was successfully added to your cart.

On Tuesday I walked through the media tents and contending Brexiteers and Remainers outside Westminster on a darkening January afternoon. I’ve reported from that patch of grass on and off for over 40 years, often urging people to take more interest in politics. I should have been more careful over what I wished for. People are interested now as they shout and tweet from wholly divided camps. The nation is ripping itself apart.

As Downtown’s Chief Executive explains eloquently in his blog, our parliamentary system is unable to cope. A system designed to give all power to a government cannot deal with the compromises needed in the current situation. The proportional representation that Frank calls for would result in coalitions requiring compromise. Just like our democratic participation in the European Union requires compromise. We aren’t shut out. Our voice is heard. Sometimes we win, sometimes we don’t but we are there with our democratically elected MEP’s and our democratically elected ministers.

Quoting Tony Blair approvingly has become the crime of the century according to Brexiteers, so here goes. The former Prime Minister says we are faced with a choice between a painful No Deal Brexit, and a pointless one where we have a close relationship with the EU but with no say.

The latter possibility is more real now as the Prime Minister is forced to hold talks with her political opponents. I am not optimistic they will go well.

Up to now she has only been interested in appeasing the Democratic Unionists and the European Research Group. At the last minute to seek the support of people who’s job it is to oppose the government, is unlikely to end well.

This is particularly because those stupid red lines all seem still to be in place. Jeremy Corbyn is right to say that No Deal must be off the table. The Chancellor, Philip Hammond and Business Secretary David Gauke are right to hint that a Customs Union can be discussed.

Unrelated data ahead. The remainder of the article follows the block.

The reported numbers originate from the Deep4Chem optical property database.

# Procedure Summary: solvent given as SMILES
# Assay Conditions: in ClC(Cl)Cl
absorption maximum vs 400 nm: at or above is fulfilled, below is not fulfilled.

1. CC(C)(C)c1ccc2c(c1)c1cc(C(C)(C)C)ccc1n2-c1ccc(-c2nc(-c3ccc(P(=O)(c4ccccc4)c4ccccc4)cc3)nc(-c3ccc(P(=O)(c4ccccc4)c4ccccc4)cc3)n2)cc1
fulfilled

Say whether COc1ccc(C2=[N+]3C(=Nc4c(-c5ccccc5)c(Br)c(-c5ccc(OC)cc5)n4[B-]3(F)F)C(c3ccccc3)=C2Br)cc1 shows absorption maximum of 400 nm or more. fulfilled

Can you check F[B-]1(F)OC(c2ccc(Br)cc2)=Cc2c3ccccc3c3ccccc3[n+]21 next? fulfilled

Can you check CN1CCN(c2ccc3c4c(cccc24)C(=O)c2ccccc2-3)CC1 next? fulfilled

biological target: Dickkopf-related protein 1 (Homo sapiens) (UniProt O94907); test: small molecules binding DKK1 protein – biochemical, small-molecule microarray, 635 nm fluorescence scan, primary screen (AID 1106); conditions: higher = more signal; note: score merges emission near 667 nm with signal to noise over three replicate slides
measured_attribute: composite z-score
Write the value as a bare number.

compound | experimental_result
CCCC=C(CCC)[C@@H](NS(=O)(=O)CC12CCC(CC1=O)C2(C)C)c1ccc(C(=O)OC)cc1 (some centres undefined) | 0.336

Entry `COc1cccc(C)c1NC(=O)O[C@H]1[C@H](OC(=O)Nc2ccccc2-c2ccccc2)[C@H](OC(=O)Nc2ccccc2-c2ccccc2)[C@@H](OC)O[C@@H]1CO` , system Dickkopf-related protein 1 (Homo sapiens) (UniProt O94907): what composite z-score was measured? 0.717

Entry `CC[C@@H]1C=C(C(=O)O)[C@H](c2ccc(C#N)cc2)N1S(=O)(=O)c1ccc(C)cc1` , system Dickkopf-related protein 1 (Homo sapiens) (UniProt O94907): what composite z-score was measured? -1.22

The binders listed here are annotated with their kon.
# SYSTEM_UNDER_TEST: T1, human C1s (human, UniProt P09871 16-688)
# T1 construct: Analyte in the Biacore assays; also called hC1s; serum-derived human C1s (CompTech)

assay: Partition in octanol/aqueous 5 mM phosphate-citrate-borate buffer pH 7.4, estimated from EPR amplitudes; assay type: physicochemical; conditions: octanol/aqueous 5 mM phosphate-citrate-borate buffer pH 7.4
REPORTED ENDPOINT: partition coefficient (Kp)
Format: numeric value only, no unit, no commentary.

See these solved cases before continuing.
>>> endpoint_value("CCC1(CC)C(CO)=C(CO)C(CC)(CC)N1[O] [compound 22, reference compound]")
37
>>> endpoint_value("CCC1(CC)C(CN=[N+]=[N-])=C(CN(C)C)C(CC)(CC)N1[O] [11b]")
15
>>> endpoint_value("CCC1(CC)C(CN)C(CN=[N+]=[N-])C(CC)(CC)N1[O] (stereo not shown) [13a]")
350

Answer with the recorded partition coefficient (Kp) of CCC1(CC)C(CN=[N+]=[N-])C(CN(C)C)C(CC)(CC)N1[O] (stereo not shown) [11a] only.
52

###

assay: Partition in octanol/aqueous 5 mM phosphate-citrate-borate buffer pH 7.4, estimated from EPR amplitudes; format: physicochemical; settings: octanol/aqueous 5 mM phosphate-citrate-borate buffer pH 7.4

If the talks fail, then we are faced with several possibilities. Even though there is more support for stopping No Deal than anything else, it might just happen. The size of Mrs May’s deal defeat amazed me. I said I might get egg on my face and I apologise for thinking the majority against her could be under a 100. Bloody-mindedness is rampant in the House of Commons so don’t dismiss us crashing out. The idea of the Liaison Committee stopping a hard Brexit has just collapsed. The suggestion that MPs could take control is silly. Surely no government could stay in office as a bystander whilst the Commons ran things. Furthermore, will Labour want such a precedent for when they are in office?

Let us hope there are enough members of the Cabinet to force Mrs May to take an open approach to the talks which might lead to suspending Article 50 or a very soft Brexit. The latter would help those of us who will hope to point out soon that the whole project was wrong, and we can begin the campaign, with young people, to re-join an EU that is likely to be radically reformed by the challenges it will be forced to face.

Power to the North

I haven’t time to discuss this in detail today, but I note that Jake Berry, the Northern Powerhouse Minister is talking about a Department for the North with tax raising powers! It seems to lack democratic accountability, but it looks like John Prescott’s turn of the century Northern Way with bells.

It’s a pity that the Tories, with the shameful connivance of their Lib Dem partners, scrapped the regional structure in place in 2010. It sent out a message that the North doesn’t matter that partly led to the Leave vote in 2016.

Follow me @JimHancockUK